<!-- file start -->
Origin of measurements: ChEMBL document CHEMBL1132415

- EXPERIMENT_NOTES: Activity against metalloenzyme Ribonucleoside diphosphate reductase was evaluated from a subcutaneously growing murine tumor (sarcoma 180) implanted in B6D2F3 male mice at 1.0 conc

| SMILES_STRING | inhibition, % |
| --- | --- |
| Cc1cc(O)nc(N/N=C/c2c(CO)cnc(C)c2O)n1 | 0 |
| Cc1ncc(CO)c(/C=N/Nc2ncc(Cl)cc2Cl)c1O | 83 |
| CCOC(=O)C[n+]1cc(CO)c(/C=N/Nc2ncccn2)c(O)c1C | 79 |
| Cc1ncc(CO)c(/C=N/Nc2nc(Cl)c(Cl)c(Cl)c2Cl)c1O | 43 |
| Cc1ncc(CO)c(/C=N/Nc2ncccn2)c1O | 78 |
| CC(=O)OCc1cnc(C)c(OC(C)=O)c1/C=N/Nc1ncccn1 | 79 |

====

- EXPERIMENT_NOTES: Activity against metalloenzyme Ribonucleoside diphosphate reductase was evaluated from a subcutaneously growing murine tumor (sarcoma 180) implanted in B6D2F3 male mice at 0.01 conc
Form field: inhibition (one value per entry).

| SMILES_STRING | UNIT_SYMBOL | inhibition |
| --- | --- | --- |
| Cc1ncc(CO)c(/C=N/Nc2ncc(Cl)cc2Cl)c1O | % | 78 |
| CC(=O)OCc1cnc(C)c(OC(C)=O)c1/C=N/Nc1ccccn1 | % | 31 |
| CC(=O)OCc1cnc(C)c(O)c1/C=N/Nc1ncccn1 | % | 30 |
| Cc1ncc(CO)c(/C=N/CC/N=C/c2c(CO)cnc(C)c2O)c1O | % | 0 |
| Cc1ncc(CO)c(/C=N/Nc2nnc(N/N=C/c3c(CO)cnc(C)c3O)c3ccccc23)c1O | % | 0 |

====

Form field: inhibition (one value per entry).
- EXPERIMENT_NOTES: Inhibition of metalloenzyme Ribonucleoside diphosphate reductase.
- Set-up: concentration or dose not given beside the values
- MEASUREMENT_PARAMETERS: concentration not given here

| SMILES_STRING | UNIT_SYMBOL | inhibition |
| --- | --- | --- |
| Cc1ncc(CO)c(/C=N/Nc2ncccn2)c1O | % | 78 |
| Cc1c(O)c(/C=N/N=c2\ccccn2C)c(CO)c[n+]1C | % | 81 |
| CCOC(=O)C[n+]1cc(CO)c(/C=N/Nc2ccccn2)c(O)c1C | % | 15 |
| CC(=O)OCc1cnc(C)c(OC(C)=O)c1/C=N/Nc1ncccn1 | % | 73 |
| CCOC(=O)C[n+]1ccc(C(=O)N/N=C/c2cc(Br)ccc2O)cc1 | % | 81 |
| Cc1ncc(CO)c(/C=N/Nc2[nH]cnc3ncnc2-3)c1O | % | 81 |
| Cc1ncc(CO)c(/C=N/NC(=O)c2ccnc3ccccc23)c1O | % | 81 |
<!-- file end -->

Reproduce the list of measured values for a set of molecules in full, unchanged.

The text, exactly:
Origin of measurements: ChEMBL document CHEMBL1132415

- EXPERIMENT_NOTES: Activity against metalloenzyme Ribonucleoside diphosphate reductase was evaluated from a subcutaneously growing murine tumor (sarcoma 180) implanted in B6D2F3 male mice at 1.0 conc

| SMILES_STRING | inhibition, % |
| --- | --- |
| Cc1cc(O)nc(N/N=C/c2c(CO)cnc(C)c2O)n1 | 0 |
| Cc1ncc(CO)c(/C=N/Nc2ncc(Cl)cc2Cl)c1O | 83 |
| CCOC(=O)C[n+]1cc(CO)c(/C=N/Nc2ncccn2)c(O)c1C | 79 |
| Cc1ncc(CO)c(/C=N/Nc2nc(Cl)c(Cl)c(Cl)c2Cl)c1O | 43 |
| Cc1ncc(CO)c(/C=N/Nc2ncccn2)c1O | 78 |
| CC(=O)OCc1cnc(C)c(OC(C)=O)c1/C=N/Nc1ncccn1 | 79 |

====

- EXPERIMENT_NOTES: Activity against metalloenzyme Ribonucleoside diphosphate reductase was evaluated from a subcutaneously growing murine tumor (sarcoma 180) implanted in B6D2F3 male mice at 0.01 conc
Form field: inhibition (one value per entry).

| SMILES_STRING | UNIT_SYMBOL | inhibition |
| --- | --- | --- |
| Cc1ncc(CO)c(/C=N/Nc2ncc(Cl)cc2Cl)c1O | % | 78 |
| CC(=O)OCc1cnc(C)c(OC(C)=O)c1/C=N/Nc1ccccn1 | % | 31 |
| CC(=O)OCc1cnc(C)c(O)c1/C=N/Nc1ncccn1 | % | 30 |
| Cc1ncc(CO)c(/C=N/CC/N=C/c2c(CO)cnc(C)c2O)c1O | % | 0 |
| Cc1ncc(CO)c(/C=N/Nc2nnc(N/N=C/c3c(CO)cnc(C)c3O)c3ccccc23)c1O | % | 0 |

====

Form field: inhibition (one value per entry).
- EXPERIMENT_NOTES: Inhibition of metalloenzyme Ribonucleoside diphosphate reductase.
- Set-up: concentration or dose not given beside the values
- MEASUREMENT_PARAMETERS: concentration not given here

| SMILES_STRING | UNIT_SYMBOL | inhibition |
| --- | --- | --- |
| Cc1ncc(CO)c(/C=N/Nc2ncccn2)c1O | % | 78 |
| Cc1c(O)c(/C=N/N=c2\ccccn2C)c(CO)c[n+]1C | % | 81 |
| CCOC(=O)C[n+]1cc(CO)c(/C=N/Nc2ccccn2)c(O)c1C | % | 15 |
| CC(=O)OCc1cnc(C)c(OC(C)=O)c1/C=N/Nc1ncccn1 | % | 73 |
| CCOC(=O)C[n+]1ccc(C(=O)N/N=C/c2cc(Br)ccc2O)cc1 | % | 81 |
| Cc1ncc(CO)c(/C=N/Nc2[nH]cnc3ncnc2-3)c1O | % | 81 |
| Cc1ncc(CO)c(/C=N/NC(=O)c2ccnc3ccccc23)c1O | % | 81 |